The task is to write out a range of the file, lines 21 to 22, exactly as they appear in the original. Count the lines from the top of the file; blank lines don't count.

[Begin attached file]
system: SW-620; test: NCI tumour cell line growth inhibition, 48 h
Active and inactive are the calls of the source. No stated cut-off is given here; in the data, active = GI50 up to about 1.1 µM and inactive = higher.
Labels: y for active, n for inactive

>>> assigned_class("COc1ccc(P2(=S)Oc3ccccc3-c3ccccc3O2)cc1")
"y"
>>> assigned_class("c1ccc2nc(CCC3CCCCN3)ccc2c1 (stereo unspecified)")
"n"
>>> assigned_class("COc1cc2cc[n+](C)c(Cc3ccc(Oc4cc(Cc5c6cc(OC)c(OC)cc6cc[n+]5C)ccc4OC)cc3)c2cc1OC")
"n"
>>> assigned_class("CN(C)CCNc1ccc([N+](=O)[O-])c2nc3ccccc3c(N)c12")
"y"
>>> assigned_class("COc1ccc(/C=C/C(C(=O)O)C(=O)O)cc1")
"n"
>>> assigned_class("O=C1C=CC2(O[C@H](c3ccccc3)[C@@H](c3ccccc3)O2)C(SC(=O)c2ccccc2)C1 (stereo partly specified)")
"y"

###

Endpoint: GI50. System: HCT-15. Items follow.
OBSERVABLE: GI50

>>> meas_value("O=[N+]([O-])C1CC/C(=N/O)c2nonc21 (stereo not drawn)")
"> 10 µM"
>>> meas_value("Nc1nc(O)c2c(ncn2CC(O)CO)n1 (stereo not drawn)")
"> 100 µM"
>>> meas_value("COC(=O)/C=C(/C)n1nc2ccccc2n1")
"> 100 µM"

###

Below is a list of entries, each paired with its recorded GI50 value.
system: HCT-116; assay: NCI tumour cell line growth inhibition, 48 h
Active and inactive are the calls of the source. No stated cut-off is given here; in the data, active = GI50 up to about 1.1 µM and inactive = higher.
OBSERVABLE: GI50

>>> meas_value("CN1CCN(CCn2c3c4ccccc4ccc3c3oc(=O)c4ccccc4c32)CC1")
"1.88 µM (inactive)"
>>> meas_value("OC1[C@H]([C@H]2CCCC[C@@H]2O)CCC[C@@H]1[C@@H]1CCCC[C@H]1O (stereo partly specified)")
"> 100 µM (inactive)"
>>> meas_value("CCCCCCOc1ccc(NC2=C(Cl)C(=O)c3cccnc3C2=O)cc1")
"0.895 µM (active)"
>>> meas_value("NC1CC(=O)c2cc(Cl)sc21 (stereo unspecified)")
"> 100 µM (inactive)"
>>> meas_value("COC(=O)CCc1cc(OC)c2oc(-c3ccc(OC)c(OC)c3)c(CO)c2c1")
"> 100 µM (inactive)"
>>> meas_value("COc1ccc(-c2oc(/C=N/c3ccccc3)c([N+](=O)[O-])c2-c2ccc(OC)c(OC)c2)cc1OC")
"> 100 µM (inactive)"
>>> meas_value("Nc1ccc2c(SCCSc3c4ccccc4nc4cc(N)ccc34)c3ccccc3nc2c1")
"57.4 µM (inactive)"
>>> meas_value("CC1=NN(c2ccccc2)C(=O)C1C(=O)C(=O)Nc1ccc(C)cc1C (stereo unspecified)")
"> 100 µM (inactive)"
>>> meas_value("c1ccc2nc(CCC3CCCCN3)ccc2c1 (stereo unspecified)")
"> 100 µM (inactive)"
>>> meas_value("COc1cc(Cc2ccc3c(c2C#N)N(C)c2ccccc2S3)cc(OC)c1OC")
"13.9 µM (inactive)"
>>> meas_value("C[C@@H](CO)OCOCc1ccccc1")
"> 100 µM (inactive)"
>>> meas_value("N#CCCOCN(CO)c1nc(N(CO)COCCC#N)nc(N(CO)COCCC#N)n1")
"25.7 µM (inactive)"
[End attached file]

>>> meas_value("Nc1nc(O)c2c(ncn2CC(O)CO)n1 (stereo not drawn)")
"> 100 µM"